Fast food, alcohol, meat and sugar cause bad intestinal bacteria and thus inflammatory reactions throughout the body, which in turn lead to diseases such as diabetes and heart disease. Vegetarian food has the opposite effect.
This is evidenced by research by Rinse Weersma, Laura Bolte, and Arnau Vich Vila from the UMCG Gastroenterology, Hepatology and Genetics Departments. Their findings were published Tuesday in the scientific journal Gut. According to the researchers, this study shows that dietary changes can help reduce inflammatory activity in the body.
Many animal products, processed foods, alcohol and sugar ensure that inflammatory activity in the body can develop early through the formation of intestinal bacteria. But a diet rich in plant foods will have the opposite effect.
The researchers explain it this way: The composition and amount of bacteria in the gut, also called the microbiome, have a direct effect on the balance of anti-inflammatory and stimulating reactions in the gut. This ecosystem affects immunity and is also involved in an increasing number of inflammatory conditions such as diabetes, arthritis, and heart disease. While much research is being done on the anti-inflammatory effects of specific nutrients, little is known about the effect of foods and dietary patterns as a whole on the formation of the gut microbiome and how they may thus influence inflammatory responses in the gut.
Interaction of nutrition, intestinal bacteria and infections
To find out, researchers studied the interaction between diet, gut bacteria and enteritis in people with intestinal disorders such as Crohn’s disease or irritable bowel syndrome and people with normal healthy gut. They analyzed the faeces of all the study participants and the participants completed a questionnaire to get a good idea of their dietary patterns. In total, the researchers analyzed 173 dietary factors and their relationship to the gut microbiome.
Anti-inflammatory or anti-inflammatory effect of some foods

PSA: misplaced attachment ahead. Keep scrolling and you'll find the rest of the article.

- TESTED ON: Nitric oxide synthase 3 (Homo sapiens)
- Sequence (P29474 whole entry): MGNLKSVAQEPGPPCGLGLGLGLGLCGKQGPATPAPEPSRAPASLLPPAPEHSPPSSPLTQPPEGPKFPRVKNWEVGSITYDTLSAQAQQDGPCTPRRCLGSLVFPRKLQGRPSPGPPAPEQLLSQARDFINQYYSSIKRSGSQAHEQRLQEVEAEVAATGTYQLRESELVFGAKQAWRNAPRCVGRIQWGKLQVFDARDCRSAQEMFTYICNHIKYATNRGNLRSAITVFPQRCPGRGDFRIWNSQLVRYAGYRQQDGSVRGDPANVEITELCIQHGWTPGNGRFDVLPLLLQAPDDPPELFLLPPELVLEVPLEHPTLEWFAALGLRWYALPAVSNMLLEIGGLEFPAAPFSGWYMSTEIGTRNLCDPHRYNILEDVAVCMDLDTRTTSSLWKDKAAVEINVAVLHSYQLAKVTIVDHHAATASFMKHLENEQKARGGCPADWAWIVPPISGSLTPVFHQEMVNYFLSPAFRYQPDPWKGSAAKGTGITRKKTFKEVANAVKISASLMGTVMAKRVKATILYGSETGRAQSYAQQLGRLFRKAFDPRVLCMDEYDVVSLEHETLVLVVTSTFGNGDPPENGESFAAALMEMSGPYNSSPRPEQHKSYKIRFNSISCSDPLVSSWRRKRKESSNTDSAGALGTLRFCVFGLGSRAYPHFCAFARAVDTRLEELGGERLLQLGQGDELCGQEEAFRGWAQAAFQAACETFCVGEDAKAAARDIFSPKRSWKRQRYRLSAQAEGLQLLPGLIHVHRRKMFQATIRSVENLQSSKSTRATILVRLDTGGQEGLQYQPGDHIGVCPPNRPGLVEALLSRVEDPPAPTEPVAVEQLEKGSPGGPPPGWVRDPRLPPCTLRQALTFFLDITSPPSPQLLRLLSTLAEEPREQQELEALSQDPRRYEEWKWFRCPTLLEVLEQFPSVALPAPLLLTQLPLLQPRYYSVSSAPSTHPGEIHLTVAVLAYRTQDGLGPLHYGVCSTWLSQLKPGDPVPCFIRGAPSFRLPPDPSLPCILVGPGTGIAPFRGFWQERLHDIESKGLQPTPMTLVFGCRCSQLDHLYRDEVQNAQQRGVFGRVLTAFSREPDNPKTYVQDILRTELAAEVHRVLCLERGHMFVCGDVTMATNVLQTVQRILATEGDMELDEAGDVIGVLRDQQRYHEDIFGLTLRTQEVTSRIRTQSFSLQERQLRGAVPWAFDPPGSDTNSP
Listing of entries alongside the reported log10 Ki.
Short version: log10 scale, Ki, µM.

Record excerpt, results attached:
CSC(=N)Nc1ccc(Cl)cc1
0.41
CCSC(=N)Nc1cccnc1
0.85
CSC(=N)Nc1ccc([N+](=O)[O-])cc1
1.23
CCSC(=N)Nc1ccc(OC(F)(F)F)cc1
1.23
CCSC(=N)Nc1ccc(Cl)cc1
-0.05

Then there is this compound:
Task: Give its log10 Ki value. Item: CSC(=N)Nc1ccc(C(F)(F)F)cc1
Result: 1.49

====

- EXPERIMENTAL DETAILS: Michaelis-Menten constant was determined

Research shows that eating large amounts of processed foods and foods derived from animals leads to additional inflammatory activities of the bacteria. Activities previously associated with various chronic inflammatory diseases. On the one hand, plant foods and fish have been associated with “friendly” bacteria and anti-inflammatory activity. Eating nuts, oily fish, fruits, vegetables and grains has been linked to increased levels of bacteria that produce short-chain fatty acids: These acids help control inflammation and protect the integrity of the cells lining the intestine. A limited amount of red wine also has this effect.
The effect of spirits and potato chips
The study also shows that less healthy activities for the bacteria could be associated with: total alcohol intake, spirits, sugar, coffee, a fast food combination of meats, potato chips, mayonnaise, and soft drinks. In fact, anti-inflammatory bacteria are related to the following: dairy products like yogurt and yogurt, food groups of bread, and legumes, such as lentils, peas and chickpeas. Fish and nuts.
Diet can prevent inflammation
Research lead Rinse Weersma notes that it’s not clear how long it takes gut bacteria to respond to changes in diet. We were able to elicit dietary patterns associated with groups of bacteria and known functions by inferring mucosal protection and anti-inflammatory effects. Interactions that occur in both a healthy group of patients and people without intestinal problems may be related to other syndromes in which inflammation, microbial changes in the intestine, and nutrition are a common thread.
Laura Bolt, a dietitian and trainee physician who conducted the study, concluded that long-term diets enriched with legumes, vegetables, fruits, nuts, or more plant-based foods over animal foods with a preference for low-fat dairy and fish can help. Prevent infections. Intestinal processes through the gut microbiome. Bolt: “Especially when combined with avoiding strong alcoholic beverages, high-fat processed meats, and soft drinks.”
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